By: Sam Maddox
Scott Whittemore, Ph.D., is scientific director for the Kentucky Spinal Cord Injury Research Center at the University of Louisville. Since joining the faculty in 1998, coming over from the Miami Project, he has built the U of L SCI program into one of the top research campuses in the U.S. "When I came here they convinced me there were resources available; they gave me a free hand to build a world-class center," said Whittemore.
Indeed, funds for SCI research had become available starting in 1994 with the passage of Kentucky Spinal Cord and Head Injury Trust, funded by a portion of speeding ticket fines. The trust, originally administered by the American Paralysis Association (which became the Reeve Foundation), was created after 16-year-old Maggie Brooks was paralyzed in an auto accident. Her uncle, a state senator, pushed the legislation through. Whittemore’s program continues to get about $600,000 a year, as does the SCI program at the University of Kentucky in Lexington.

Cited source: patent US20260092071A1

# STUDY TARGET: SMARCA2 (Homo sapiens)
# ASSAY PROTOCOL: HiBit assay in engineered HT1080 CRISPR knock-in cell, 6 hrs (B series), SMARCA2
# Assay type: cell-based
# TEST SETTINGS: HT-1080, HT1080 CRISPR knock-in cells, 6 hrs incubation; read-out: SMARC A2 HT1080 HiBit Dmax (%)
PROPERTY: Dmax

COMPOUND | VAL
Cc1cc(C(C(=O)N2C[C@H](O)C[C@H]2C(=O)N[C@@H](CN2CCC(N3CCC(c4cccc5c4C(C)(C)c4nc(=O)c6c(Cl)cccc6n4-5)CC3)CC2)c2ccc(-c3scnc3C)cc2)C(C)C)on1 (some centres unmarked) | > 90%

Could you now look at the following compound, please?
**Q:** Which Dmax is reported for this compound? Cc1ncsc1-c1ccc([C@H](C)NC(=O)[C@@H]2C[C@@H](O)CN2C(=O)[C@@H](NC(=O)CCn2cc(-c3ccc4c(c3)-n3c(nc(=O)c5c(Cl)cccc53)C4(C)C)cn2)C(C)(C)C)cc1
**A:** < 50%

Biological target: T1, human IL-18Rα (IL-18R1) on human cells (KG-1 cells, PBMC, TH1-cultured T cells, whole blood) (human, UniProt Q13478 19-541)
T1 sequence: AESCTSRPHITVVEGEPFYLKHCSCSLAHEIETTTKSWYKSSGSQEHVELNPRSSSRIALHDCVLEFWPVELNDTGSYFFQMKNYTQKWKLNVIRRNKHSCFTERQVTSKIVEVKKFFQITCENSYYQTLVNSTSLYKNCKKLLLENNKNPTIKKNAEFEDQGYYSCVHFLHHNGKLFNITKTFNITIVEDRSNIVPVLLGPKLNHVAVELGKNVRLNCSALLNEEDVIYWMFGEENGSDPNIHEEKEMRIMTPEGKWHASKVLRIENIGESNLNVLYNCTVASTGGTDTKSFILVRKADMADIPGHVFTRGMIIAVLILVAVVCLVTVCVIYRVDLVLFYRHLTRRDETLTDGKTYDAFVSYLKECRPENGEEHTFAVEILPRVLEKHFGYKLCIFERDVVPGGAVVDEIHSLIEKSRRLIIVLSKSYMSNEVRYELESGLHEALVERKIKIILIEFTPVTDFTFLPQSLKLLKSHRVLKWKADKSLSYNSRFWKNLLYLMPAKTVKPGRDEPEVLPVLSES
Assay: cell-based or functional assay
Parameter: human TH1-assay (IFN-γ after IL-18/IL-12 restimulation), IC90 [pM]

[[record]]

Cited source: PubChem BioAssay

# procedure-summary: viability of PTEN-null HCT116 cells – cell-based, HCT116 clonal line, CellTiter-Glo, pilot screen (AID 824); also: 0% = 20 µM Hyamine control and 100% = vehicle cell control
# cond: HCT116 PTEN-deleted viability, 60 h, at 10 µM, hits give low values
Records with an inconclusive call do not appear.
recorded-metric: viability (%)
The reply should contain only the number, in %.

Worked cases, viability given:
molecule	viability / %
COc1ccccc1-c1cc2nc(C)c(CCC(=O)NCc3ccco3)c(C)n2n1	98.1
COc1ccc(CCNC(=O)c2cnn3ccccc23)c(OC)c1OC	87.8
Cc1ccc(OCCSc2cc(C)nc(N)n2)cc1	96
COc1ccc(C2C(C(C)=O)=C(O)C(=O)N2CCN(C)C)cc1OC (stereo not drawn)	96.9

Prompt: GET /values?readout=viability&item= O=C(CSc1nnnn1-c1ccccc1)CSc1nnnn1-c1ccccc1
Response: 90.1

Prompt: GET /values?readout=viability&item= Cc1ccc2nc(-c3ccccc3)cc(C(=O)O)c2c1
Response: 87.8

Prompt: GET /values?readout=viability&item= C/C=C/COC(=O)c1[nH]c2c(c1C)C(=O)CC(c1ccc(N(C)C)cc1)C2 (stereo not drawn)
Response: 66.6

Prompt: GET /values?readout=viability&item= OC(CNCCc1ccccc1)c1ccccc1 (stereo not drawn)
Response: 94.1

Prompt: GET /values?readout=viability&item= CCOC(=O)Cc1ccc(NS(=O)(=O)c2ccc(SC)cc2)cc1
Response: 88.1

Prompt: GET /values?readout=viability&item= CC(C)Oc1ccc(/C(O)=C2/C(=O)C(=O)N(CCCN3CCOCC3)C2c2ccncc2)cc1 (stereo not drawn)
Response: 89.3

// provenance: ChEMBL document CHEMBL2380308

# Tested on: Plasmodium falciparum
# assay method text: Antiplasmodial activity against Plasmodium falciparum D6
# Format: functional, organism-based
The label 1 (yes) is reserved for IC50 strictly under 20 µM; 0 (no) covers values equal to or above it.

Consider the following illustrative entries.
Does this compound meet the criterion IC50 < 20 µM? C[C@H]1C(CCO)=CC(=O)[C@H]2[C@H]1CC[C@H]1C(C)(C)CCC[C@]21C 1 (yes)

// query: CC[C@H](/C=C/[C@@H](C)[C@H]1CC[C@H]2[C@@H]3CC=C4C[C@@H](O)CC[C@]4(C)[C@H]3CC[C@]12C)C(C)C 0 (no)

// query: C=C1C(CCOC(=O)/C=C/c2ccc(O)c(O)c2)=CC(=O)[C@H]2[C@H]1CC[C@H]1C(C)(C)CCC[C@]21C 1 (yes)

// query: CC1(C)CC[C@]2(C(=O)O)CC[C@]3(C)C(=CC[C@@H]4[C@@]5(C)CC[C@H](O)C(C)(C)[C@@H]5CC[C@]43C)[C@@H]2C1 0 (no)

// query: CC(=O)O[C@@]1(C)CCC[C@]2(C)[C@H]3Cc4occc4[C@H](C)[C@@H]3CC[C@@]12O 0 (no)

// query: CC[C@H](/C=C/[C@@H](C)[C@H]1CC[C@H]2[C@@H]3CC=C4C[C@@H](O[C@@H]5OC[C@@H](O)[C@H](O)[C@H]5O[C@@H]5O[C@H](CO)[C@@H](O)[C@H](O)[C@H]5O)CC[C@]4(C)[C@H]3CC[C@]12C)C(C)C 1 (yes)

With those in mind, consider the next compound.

Whittemore said he was recruited to an endowed faculty position at the U of L, funded from a "Bucks for Brains" campaign, leveraging state funds with private donations.
Once aboard, Whittemore obtained large-scale federal support and set about to add key personnel -- in basic science, patient care and clinical research. A key hire was that of Susan Harkema, then at UCLA; her research and activity based clinical studies blossomed in Louisville. Said Whittemore, “Once we convinced Susie to come here, our entire center really began to take off."
The KSCIRC program continues to grow. Recent recruits include Steve Williams, M.D., formerly head of the SCI medicine at Boston Medical Center, now chief of the Division of Spinal Cord Medicine at U of L; Andrea Behrman, Ph.D., a co-director of the NeuroRecovery Network, who left the University of Florida; and Dena Howland, Ph.D., a basic spinal cord scientist also from the University of Florida.